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Abstracts and Articles Discuss FDA investigational device exemptions study of lumbar disc replacement with CHARITE in the Main forums forums; From: www.spinejournal.com Spine J. 2005 July;30(14):1565-1575. A prospective, randomized, multicenter food and drug administration ...

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Old 06-26-2008, 07:19 AM
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Default FDA investigational device exemptions study of lumbar disc replacement with CHARITE

From: www.spinejournal.com Spine J. 2005 July;30(14):1565-1575.

A prospective, randomized, multicenter food and drug administration Investigational device exemptions study of lumbar total disc replacement with the CHARITE (TM) artificial disc versus lumbar fusion Part I: Evaluation of clinical outcomes
Blumenthal S, McAfee PC, Guyer RD, Hochschuler SH, Geisler FH, Holt RT, Garcia R, Regan JJ, Ohnmeiss DD

Abstract
Study Design: A prospective, randomized, multicenter, Food and Drug Administration-regulated Investigational Device Exemption clinical trial.
Objectives: The purpose of this study was to compare the safety and effectiveness of lumbar total disc replacement, using the CHARITE (TM) artificial disc (DePuy Spine, Raynham, MA), with anterior lumbar interbody fusion, for the treatment of single-level degenerative disc disease from L4-S1 unresponsive to nonoperative treatment.
Summary of Background Data: Reported results of lumbar total disc replacement have been favorable, but studies have been limited to retrospective case series and/or small sample sizes.
Methods: Three hundred four ( 304) patients were enrolled in the study at 14 centers across the United States and randomized in a 2: 1 ratio to treatment with the CHARITE (TM) artificial disc or the control group, instrumented anterior lumbar interbody fusion. Data were collected pre- and perioperatively at 6 weeks and at 3, 6, 12, and 24 months following surgery. The key clinical outcome measures were a Visual Analog Scale assessing back pain, the Oswestry Disability Index questionnaire, and the SF-36 Health Survey.
Results: Patients in both groups improved significantly following surgery. Patients in the CHARITE (TM) artificial disc group recovered faster than patients in the control group. Patients in the CHARITE (TM) artificial disc group had lower levels of disability at every time interval from 6 weeks to 24 months, compared with the control group, with statistically lower pain and disability scores at all but the 24 month follow-up ( P < 0.05). At the 24-month follow-up period, a significantly greater percentage of patients in the CHARITE (TM) artificial disc group expressed satisfaction with their treatment and would have the same treatment again, compared with the fusion group (P < 0.05). The hospital stay was significantly shorter in the CHARITE (TM) artificial disc group (P < 0.05). The complication rate was similar between both groups.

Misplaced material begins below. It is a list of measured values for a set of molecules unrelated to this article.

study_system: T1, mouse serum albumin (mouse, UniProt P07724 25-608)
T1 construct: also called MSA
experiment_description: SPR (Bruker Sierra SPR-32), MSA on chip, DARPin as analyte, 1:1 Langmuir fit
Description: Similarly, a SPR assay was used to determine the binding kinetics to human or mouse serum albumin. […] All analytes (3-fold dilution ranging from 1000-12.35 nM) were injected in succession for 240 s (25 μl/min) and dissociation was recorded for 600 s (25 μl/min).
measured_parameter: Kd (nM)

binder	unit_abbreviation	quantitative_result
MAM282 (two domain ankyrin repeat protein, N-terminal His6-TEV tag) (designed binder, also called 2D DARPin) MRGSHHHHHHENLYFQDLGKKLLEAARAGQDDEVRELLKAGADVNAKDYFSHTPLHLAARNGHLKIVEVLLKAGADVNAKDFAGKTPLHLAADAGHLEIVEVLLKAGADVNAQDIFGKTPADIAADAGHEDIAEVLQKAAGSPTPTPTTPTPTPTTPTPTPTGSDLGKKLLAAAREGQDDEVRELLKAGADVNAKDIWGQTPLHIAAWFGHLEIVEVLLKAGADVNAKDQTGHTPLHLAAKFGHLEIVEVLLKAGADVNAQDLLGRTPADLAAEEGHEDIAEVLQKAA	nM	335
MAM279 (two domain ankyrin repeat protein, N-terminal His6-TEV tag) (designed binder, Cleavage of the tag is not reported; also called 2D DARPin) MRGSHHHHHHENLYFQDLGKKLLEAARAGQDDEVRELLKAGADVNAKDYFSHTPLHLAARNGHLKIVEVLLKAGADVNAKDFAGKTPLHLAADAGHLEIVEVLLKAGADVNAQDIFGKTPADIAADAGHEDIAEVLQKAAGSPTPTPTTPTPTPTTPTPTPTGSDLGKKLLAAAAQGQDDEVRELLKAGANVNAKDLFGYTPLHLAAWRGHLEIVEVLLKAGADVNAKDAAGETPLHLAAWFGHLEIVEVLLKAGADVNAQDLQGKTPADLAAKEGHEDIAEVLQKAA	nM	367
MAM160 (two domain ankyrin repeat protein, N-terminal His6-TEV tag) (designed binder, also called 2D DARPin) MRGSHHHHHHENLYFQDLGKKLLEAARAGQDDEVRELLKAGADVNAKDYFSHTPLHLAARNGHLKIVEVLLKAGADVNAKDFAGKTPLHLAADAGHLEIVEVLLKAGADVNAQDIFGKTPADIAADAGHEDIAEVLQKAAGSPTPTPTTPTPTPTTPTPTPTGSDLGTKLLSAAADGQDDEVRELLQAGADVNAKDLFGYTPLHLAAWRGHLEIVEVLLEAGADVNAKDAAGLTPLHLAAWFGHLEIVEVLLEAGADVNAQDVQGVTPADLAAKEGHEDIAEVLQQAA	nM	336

Conclusions: This prospective, randomized, multicenter study demonstrated that quantitative clinical outcome measures following lumbar total disc replacement with the CHARITE (TM) artificial disc are at least equivalent to clinical outcomes with anterior lumbar interbody fusion. These results support earlier reports in the literature that total disc replacement with the CHARITE (TM) artificial disc is a safe and effective alternative to fusion for the surgical treatment of symptomatic disc degeneration in properly indicated patients. The CHARITE (TM) artificial disc group demonstrated statistically significant superiority in two major economic areas, a 1-day shorter hospitalization, and a lower rate of reoperations (5.4% compared with 9.1%). At 24 months, the investigational group had a significantly higher rate of satisfaction (73.7%) than the 53.1% rate of satisfaction in the control group ( P = 0.0011). This prospective randomized multicenter study also demonstrated an increase in employment of 9.1% in the investigational group and 7.2% in the control group


Keywords: lumbar spine; total disc replacement; artificial disc; lumbar fusion; randomized study; IDE trial; INTERVERTEBRAL DISC; UNITED-STATES; PROSTHESIS; MODEL
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